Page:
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I'm very rusty with calculus, and I was hoping someone would be willing to help me with the following definite integral:

$$\int_b^{\infty} \frac{\cos(ax)}{1+x^2} dx$$

$$b>0$$

Thanks in advance.

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This does it in Mathematica, but it ain't pretty: Integrate[Cos[a*x]/(1 + x^2), {x, b, Infinity}, Assumptions -> {b > 0, a > 0}] // FullSimplify –  Nick Thompson Apr 25 '12 at 0:33
    
I'm thinking curiosity's going to win and I'm going to end up looking in a table of integrals to see if this is in there. –  Nicholas Stull Apr 25 '12 at 0:43
    
Thanks for trying everyone. –  Stuck_pls_help Apr 25 '12 at 0:45
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1 Answer 1

For $b = 0$ or $b = -\infty$ you can use contour integration. For other $b$ (assuming $a \neq 0$), you will have to do it numerically.

(If there were a formula in terms of $b$, you would have an elementary formula for an antiderivative of the integrand (just differentiate your formula with respect to $b$ and you'll recover the negative of the integrand!), but there is no elementary formula for an antiderivative of this integrand, I believe).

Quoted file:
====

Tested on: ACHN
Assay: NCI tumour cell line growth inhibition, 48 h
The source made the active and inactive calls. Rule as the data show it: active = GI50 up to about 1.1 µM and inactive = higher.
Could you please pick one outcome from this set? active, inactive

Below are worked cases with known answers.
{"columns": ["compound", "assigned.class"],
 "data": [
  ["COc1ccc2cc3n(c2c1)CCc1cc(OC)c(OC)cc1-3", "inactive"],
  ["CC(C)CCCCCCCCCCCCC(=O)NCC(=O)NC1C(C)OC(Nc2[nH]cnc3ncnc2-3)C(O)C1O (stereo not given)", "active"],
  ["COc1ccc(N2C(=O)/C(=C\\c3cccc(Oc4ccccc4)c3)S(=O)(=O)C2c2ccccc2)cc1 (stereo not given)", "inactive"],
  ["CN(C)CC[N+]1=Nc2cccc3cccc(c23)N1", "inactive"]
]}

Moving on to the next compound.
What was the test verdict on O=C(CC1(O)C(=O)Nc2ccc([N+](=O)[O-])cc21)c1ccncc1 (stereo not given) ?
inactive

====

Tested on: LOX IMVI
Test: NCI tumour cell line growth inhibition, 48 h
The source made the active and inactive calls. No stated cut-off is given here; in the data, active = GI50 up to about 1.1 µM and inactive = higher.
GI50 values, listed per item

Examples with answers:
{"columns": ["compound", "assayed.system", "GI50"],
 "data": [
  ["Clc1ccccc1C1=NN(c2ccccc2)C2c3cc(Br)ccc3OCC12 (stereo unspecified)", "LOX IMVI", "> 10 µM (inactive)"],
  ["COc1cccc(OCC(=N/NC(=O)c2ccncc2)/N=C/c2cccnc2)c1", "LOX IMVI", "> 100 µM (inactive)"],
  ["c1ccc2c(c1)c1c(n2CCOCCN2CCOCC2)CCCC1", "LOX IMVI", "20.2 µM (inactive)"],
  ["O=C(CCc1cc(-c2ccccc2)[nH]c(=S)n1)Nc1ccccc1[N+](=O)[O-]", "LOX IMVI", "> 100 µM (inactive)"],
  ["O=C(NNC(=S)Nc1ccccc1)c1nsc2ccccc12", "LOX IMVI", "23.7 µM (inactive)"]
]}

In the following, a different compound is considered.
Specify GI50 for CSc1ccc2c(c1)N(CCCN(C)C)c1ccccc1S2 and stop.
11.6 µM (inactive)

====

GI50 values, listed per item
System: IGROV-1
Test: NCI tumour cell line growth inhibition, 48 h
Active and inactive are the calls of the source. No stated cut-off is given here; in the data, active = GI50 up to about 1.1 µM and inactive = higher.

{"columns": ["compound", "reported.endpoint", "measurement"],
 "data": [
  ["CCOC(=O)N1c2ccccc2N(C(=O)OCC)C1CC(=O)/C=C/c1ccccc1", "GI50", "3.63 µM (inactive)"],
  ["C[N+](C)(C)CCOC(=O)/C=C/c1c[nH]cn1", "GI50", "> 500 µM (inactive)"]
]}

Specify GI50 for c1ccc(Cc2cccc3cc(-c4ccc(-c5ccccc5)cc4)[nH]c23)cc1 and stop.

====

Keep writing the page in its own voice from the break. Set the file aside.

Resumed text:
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There may not be an elementary antiderivative for this particular function (I haven't worked on it, so I can't say for sure), but it is still possible to have a closed form solution to this integral. –  Nicholas Stull Apr 25 '12 at 0:38
    
But you could differentiate any closed form solution to this integral with respect to b, so a closed form solution is the same as (the negative of) an elementary antiderivative. –  user29743 Apr 25 '12 at 1:52
    
I had a counterexample in mind when I made that comment. If we evaluate $\int_0^b \sin(\frac{1}{x})\, dx$, we can differentiate the closed form solution (which is expressible in terms of the cosine integral) with respect to $b$, but that integrand does not necessarily admit an elementary antiderivative. Or am I missing something? –  Nicholas Stull Apr 25 '12 at 2:51
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